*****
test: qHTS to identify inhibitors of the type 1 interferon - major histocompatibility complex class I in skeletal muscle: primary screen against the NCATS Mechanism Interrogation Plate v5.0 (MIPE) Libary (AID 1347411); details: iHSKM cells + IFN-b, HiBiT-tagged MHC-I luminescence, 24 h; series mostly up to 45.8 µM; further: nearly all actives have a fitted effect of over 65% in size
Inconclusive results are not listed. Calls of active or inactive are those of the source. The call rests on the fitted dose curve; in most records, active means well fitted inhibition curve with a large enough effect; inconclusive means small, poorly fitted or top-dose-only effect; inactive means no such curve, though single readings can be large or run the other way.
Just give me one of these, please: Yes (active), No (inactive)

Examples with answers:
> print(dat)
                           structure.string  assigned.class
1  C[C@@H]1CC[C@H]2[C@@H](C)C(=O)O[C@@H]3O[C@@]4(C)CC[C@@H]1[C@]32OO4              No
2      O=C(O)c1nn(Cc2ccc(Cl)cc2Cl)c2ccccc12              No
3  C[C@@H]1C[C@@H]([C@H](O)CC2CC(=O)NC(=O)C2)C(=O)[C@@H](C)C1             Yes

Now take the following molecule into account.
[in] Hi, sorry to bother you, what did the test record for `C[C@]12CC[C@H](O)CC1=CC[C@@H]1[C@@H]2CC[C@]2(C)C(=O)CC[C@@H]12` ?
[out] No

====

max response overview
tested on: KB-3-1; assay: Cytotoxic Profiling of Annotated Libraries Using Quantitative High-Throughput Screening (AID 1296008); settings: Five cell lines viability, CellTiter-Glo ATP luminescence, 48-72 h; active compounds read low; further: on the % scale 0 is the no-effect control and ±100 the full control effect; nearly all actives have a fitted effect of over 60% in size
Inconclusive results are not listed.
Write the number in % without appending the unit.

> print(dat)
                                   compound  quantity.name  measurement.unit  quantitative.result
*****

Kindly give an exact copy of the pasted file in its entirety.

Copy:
test: qHTS to identify inhibitors of the type 1 interferon - major histocompatibility complex class I in skeletal muscle: primary screen against the NCATS Mechanism Interrogation Plate v5.0 (MIPE) Libary (AID 1347411); details: iHSKM cells + IFN-b, HiBiT-tagged MHC-I luminescence, 24 h; series mostly up to 45.8 µM; further: nearly all actives have a fitted effect of over 65% in size
Inconclusive results are not listed. Calls of active or inactive are those of the source. The call rests on the fitted dose curve; in most records, active means well fitted inhibition curve with a large enough effect; inconclusive means small, poorly fitted or top-dose-only effect; inactive means no such curve, though single readings can be large or run the other way.
Just give me one of these, please: Yes (active), No (inactive)

Examples with answers:
> print(dat)
                           structure.string  assigned.class
1  C[C@@H]1CC[C@H]2[C@@H](C)C(=O)O[C@@H]3O[C@@]4(C)CC[C@@H]1[C@]32OO4              No
2      O=C(O)c1nn(Cc2ccc(Cl)cc2Cl)c2ccccc12              No
3  C[C@@H]1C[C@@H]([C@H](O)CC2CC(=O)NC(=O)C2)C(=O)[C@@H](C)C1             Yes

Now take the following molecule into account.
[in] Hi, sorry to bother you, what did the test record for `C[C@]12CC[C@H](O)CC1=CC[C@@H]1[C@@H]2CC[C@]2(C)C(=O)CC[C@@H]12` ?
[out] No

====

max response overview
tested on: KB-3-1; assay: Cytotoxic Profiling of Annotated Libraries Using Quantitative High-Throughput Screening (AID 1296008); settings: Five cell lines viability, CellTiter-Glo ATP luminescence, 48-72 h; active compounds read low; further: on the % scale 0 is the no-effect control and ±100 the full control effect; nearly all actives have a fitted effect of over 60% in size
Inconclusive results are not listed.
Write the number in % without appending the unit.

> print(dat)
                                   compound  quantity.name  measurement.unit  quantitative.result